Fake Lightning Cable Review

Warning: Don’t waste your money on knockoff iPhone Lightning cables

By on May 19, 2014 at 3:36 PM.

Warning: Don’t waste your money on knockoff iPhone Lightning cables

When Apple ushered in the Lightning cable with the iPhone 5, millions of folks groaned collectively. A new connector means new accessories and outdated doodads, but in this particular example, it also represented a serious shot against piracy. As it turns out, Apple detests knockoffs… even when it comes to cabling. So, with Lightning, the company included a chip inside of each plug that would be next to impossible to reverse engineer and ape. Moreover, Apple added yet another expense to reproducing the cable, which would no doubt cut into the profit margins for would-be knockoff artists.

Today, a three meter Lightning cable from Apple is priced at $20. Which, by all measures, is firmly in Monster Cable territory on the ripoff meter. Thankfully, quite a few “Apple certified” options do exist, including a smattering of $14 versions available across the web.

But, being the stubborn knucklehead that I am, I just couldn’t be bothered with paying such outrageous rates for a couple of spare cables. More →

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Review
Seagate Backup Plus Slim Review

Review: Seagate Backup Plus Slim and Fast mobile hard drives

By on May 16, 2014 at 3:45 PM.

Review: Seagate Backup Plus Slim and Fast mobile hard drives

Fast. Fast and cheap. In a nutshell, that describes Seagate’s latest duo of mobile hard drives. In a world where SSDs are still (unfortunately) too pricey for most, mechanical hard drives are (mercifully) becoming increasingly affordable. The thought of carrying around 2TB of photos, videos, and love letters that you just can’t part with for under $120 would’ve been a pipe dream just a couple of years ago.

As the latest race to the bottom plays out, Seagate’s 2TB Backup Plus Slim is a compelling option. It strips away practically everything except a USB 3.0 connector, but fancies itself up on the software front. More →

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“Facebook has made it impossible to see a connected friend 10 years later and feel as if any time has passed.”
— Darren Murph
Featured
Facebook High School Reunion

Facebook killed my high school reunion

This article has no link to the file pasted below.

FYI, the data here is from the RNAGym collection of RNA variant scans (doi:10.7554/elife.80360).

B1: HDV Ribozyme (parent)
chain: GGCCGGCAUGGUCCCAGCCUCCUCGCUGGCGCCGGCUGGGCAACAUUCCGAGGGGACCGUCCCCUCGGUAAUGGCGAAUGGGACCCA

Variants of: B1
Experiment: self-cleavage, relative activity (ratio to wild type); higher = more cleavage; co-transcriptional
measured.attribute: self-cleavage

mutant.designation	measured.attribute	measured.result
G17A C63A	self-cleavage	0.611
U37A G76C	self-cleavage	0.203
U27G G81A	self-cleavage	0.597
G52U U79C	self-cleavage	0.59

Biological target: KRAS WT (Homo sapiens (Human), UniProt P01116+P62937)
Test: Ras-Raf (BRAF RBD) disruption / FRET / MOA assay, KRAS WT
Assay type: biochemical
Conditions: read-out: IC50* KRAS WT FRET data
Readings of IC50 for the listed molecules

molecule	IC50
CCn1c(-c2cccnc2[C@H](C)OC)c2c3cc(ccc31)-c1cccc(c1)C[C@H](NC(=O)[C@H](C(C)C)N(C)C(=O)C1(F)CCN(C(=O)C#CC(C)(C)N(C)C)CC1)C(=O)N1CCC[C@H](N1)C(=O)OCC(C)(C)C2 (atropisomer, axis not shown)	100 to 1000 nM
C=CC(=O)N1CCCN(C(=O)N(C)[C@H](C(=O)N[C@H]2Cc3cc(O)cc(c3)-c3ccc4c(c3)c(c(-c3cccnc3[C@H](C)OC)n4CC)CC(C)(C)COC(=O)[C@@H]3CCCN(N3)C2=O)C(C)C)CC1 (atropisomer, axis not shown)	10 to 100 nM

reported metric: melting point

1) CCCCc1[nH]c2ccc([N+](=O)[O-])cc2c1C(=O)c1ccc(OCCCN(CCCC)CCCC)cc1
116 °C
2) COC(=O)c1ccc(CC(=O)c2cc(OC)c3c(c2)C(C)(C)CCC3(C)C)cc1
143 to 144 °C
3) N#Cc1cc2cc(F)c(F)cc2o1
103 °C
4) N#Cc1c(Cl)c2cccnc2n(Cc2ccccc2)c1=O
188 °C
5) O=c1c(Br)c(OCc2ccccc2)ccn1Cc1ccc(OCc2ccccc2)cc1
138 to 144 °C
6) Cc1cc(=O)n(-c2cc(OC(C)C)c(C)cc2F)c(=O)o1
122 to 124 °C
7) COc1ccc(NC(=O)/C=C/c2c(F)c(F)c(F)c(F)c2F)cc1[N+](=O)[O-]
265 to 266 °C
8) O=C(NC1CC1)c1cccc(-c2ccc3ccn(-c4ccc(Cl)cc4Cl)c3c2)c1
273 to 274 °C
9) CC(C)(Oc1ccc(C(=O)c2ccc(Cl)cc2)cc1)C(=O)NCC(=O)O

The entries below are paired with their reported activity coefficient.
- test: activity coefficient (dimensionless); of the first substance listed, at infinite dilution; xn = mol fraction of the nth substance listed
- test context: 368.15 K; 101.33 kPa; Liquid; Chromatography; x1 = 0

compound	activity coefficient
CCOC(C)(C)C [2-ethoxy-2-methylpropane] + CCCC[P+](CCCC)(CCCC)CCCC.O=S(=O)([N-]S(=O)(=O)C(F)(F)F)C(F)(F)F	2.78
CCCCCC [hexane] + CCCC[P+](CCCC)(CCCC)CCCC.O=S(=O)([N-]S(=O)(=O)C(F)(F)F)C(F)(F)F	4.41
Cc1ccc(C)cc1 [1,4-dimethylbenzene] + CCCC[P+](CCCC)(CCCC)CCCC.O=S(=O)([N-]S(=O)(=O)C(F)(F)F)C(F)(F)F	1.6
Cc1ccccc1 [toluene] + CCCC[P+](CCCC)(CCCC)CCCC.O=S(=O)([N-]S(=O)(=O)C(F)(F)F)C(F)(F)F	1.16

By on May 16, 2014 at 12:01 PM.

Facebook killed my high school reunion

In a way, the high school reunion is as unashamedly American as apple pie and Chevrolet. Go on — ask your parents if they had one. I’d wager that the majority of them would say that they did, and in fact, they probably retain quite a few memories. Someone was shockingly large; someone was stunningly beautiful; someone had completely fallen off of the wagon. The high school reunion’s primary allure was the possibility — nay, the probability — of a few shockers, coupled with the underlying desire to show up and impress the folks who ragged on you with devilish persistence back in the day. Seeing anyone, let alone someone you once spent a great deal of time with, after a decade of absence is sure to be an interesting occasion.

Unfortunately for this generation, such a spectacle is nearly impossible to still find. More →

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“I don’t trust mechanical hard drives, and you shouldn't either.”
Review
LaCie Rugged Thunderbolt SSD Review

LaCie Rugged Thunderbolt SSD review: Finicky mechanical HDDs are dead to me

By on April 28, 2014 at 4:10 PM.

LaCie Rugged Thunderbolt SSD review: Finicky mechanical HDDs are dead to me

First, a story. I loathe mechanical hard drives. They’re painfully slow, annoyingly finicky, and prone to failure — the consumer ones, anyway. Toss one in a cheap USB 3.0 enclosure, however, and you’ve got a bona fide recipe for disaster. I’m sure I could find millions who’d comment that their [insert external HDD here] is still humming fine after a few years, but my wife and I have blown through six failures in the past four years. Brand, capacity, bus — it matters not. These things just aren’t designed for being used in a coach airline seat, thrown around at will, and generally having their key attribute (read: mobility) being taken advantage of.